U.S. Pat. No. 4,063,333 to Schweitzer is a relatively recently issued patent drawn to a clothespin which appears to be a modification of the prior coil spring type of device. A coil spring having two rearwardly extending arms is utilized and it is secured to each elongated member of the clothespin using a clip means. A pin and aperture assembly is shown as improving the stability of the device while preventing contact of the clothes with the spring. As with the prior wooden clothespin type device, the spring in this device also acts as the pivot. Although the spring is generally contained within the device it is exposed on either side even when the pin and aperture guard is utilized. The compression and expansion of the relatively exposed spring can still act to snag material which may not be neatly disposed in the jaws of the device.
The clamping device shown in U.S. Pat. No. 3,456,262 to Coon has a spring with its open end forward to provide a direct closing force to the forward jaws of the clamp. The forward end of the spring conforms to support walls on the jaws which, the Coon patent teaches, allows the use of stronger springs while reducing the probability of cracking the jaws.
It is an object of the present invention to provide a clothespin which will not come out of alignment or fall apart.
It is a further object of the present invention to provide a clothespin which utilizes a flat spring to minimize possible snagging and to help maintain the clothespin in alignment.
It is a related object of the invention to provide a clothespin with a spring which is completely contained within the clothespin and does not extend outside the body of the clothespin. It is a further related object of the invention to provide a clothespin which is convenient to handle without the need for realignment of the parts as a result of haphazard storage or accidental misalignment in use.
It is a still further object of the invention to provide a clothespin which is economical to make and simple in construction while meeting the objects set forth above.
Further objects of the invention will, in part, be set forth in the description below and will, in part, be obvious therefrom.
Briefly, a clothespin according to the present invention is of the type having two elongated members or arms and an inner spring operating to press the rear portions of the clothespin apart thereby to bias the forward gripping ends of the clothespin together. Important features of the clothespin include a bridge formed of two bridge portions, one in each arm, which when pressed together form a generally rectangular structure. The flat spring is hair pin in shape with a generally circular, but open, central portion. Extending from each edge of the opening are two arms which diverge from the circular portion. The circular portion of the spring fits around the rectangular bridge and contacts the bridge at four edges, with the spring arms extending rearwardly and upwardly against the inner surface of the rearwardly extending portion of the clothespin arms. When the rear portions of the clothespin arms are pressed together, as is usual in these devices, to open the forward gripping jaws, the diverging arms of the spring are pressed together causing the circular central portion to be deformed about the bridge. This deformation adds to the apparent strength of the spring and causes it to clamp tightly to the bridge when the clothespin jaws are opened.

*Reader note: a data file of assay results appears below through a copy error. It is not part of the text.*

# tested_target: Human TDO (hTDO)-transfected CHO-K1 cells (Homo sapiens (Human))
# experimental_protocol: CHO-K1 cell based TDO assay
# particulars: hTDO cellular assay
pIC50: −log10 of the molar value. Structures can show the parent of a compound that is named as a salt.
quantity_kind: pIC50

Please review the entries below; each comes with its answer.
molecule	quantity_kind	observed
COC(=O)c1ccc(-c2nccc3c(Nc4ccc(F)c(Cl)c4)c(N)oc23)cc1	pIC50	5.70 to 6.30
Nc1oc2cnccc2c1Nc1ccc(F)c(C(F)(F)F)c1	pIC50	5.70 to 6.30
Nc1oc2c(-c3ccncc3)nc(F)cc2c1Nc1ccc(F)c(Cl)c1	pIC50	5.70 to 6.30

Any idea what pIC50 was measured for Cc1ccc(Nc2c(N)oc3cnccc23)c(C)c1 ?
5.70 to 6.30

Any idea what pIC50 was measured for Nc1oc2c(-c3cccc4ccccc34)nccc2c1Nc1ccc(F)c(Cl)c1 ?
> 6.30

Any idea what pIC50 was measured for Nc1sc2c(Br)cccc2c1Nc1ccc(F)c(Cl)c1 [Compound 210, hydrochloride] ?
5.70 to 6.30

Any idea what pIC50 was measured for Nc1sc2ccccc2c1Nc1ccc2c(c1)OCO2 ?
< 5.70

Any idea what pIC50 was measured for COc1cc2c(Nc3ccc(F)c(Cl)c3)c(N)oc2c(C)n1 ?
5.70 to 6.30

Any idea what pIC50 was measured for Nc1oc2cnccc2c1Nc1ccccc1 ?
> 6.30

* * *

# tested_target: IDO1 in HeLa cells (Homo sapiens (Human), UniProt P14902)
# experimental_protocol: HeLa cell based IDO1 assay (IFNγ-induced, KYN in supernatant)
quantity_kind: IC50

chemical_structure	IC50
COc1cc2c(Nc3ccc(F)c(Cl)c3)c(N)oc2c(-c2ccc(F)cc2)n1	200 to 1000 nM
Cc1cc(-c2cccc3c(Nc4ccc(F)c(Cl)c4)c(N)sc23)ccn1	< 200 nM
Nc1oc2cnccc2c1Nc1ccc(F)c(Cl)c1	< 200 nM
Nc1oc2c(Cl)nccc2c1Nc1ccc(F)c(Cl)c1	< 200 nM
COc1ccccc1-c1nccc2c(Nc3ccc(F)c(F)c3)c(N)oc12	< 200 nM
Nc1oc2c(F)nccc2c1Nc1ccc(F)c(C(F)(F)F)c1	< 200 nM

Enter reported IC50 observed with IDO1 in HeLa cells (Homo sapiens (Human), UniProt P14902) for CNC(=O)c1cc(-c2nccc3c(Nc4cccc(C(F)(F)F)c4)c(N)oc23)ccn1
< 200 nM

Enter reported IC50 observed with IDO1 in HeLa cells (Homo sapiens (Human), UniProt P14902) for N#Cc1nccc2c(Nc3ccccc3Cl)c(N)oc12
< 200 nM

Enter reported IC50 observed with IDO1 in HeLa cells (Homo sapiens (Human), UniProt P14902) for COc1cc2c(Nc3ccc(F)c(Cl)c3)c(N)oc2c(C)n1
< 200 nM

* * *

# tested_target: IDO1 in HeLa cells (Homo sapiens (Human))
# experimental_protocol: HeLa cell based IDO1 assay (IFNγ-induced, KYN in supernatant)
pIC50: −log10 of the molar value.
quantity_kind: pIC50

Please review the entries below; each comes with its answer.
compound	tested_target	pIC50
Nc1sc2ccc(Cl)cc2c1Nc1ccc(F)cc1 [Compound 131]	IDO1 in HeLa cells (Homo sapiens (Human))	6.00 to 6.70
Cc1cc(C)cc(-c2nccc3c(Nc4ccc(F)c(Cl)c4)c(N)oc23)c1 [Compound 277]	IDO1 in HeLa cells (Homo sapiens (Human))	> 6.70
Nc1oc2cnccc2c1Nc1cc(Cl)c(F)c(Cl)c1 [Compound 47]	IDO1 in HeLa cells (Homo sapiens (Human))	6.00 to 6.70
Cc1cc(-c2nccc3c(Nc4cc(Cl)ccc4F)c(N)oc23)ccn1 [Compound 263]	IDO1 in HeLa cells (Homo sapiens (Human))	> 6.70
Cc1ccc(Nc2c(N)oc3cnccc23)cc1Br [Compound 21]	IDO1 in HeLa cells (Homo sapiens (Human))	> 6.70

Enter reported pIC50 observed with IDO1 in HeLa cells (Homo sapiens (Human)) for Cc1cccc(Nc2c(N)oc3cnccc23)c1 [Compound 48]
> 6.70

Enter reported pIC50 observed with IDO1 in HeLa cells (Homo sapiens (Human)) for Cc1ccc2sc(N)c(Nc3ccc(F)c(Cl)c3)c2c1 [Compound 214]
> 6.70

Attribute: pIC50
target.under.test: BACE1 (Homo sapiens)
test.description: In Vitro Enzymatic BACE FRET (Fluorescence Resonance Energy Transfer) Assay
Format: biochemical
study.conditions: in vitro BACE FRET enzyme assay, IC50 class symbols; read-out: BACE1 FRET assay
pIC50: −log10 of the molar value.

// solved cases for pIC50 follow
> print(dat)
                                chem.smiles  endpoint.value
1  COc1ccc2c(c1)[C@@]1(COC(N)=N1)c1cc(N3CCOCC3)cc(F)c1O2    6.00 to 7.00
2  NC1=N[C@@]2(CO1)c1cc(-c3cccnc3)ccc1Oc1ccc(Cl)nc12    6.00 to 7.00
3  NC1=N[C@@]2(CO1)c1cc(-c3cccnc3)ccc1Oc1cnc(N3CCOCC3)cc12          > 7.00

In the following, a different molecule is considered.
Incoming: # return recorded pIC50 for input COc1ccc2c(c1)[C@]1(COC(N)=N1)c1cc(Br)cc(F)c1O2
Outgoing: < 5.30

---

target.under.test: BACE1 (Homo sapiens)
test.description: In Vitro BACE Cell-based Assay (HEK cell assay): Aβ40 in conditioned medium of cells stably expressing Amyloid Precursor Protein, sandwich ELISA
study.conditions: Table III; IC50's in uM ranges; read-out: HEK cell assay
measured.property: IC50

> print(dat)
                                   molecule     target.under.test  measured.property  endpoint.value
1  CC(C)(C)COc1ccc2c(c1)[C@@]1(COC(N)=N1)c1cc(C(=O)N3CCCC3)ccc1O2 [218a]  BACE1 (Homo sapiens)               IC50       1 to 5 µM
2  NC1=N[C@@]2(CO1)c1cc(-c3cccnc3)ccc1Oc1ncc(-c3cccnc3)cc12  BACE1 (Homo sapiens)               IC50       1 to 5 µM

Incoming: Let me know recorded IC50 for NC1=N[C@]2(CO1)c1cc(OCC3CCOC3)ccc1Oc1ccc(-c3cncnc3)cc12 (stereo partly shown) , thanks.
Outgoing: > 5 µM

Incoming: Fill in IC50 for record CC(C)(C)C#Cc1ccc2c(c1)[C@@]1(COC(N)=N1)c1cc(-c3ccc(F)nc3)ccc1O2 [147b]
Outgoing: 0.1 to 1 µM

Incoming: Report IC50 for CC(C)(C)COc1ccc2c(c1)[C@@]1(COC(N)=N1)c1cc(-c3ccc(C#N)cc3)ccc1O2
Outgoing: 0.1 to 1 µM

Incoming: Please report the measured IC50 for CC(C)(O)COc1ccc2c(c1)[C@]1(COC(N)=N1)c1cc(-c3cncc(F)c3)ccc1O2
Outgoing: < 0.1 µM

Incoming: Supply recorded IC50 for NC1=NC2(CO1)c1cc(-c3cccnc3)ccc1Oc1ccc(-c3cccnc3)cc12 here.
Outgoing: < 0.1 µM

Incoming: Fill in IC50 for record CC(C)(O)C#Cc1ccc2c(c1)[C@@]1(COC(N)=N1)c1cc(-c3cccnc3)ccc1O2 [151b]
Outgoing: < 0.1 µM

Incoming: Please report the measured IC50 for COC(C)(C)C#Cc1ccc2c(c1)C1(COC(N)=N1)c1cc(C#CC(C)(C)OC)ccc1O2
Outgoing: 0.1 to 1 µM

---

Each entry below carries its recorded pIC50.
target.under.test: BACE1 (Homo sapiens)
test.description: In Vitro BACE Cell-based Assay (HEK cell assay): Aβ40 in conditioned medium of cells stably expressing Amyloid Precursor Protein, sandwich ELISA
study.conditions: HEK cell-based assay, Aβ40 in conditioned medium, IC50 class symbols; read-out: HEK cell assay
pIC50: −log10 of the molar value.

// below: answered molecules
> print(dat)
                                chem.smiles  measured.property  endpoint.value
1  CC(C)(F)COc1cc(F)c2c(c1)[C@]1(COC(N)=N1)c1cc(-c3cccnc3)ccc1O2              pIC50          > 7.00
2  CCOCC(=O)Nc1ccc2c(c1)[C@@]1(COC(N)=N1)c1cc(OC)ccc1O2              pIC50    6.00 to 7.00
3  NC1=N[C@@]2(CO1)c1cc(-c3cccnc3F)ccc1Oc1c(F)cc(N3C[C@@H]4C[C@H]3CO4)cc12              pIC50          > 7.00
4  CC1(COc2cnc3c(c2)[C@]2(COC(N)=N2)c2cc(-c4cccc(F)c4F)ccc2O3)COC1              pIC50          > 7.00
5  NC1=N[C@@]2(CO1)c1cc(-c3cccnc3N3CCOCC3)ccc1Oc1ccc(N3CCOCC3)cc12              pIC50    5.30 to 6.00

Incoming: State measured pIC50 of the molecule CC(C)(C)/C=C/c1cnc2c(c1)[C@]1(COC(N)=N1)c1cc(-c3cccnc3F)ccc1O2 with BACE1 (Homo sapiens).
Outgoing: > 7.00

Elongated recesses are formed in the arms to receive the spring. The width of the spring is approximately coextensive with the width of the recesses so that the edges of the spring are held by abutment with the recess. This is especially important near the bridge where, just behind the center line of the bridge, the edge of the spring is closely spaced to the edge of the recess in which it is received to restrain relative forward and backward motion of the arms with respect to each other. Additionally, it is preferable that the lateral edges of the circular portion of the spring be closely contained to further restrain relative side movement of the arms.
Although the flat spring, which is within the recess formed in the clothespin structure and wrapped about the bridge, acts to maintain the clothespin in alignment, an additional key and groove structure is also provided, forward of the position at which the arms of the clothespin pivot, to maintain the clothespin in alignment. Basically, the key is a projection having flat sides parallel to the elongated sides of the clothespin and a rounded forward and rear portion. This shape can be visualized as the shape a piece of a cylinder would have when the piece is cut from a cylinder by a plane parallel to its elongated axis. This projection fits into a matching groove formed in the other arm of the clothespin. By disposing it just forward of the pivot portion of the clothespin, the device will operate without being subjected to the stresses generated by the pivoting action of the clothespin. The straight side walls keep the arms of the clothespin from twisting or sliding with respect to each other while the rounded forward and rear surfaces allow the projection to ride smoothly into and out of its associated groove as to the clothespin opens and closes.
For better understanding of the device, reference is now made to the drawings and to the following detailed description of the preferred embodiment of the device.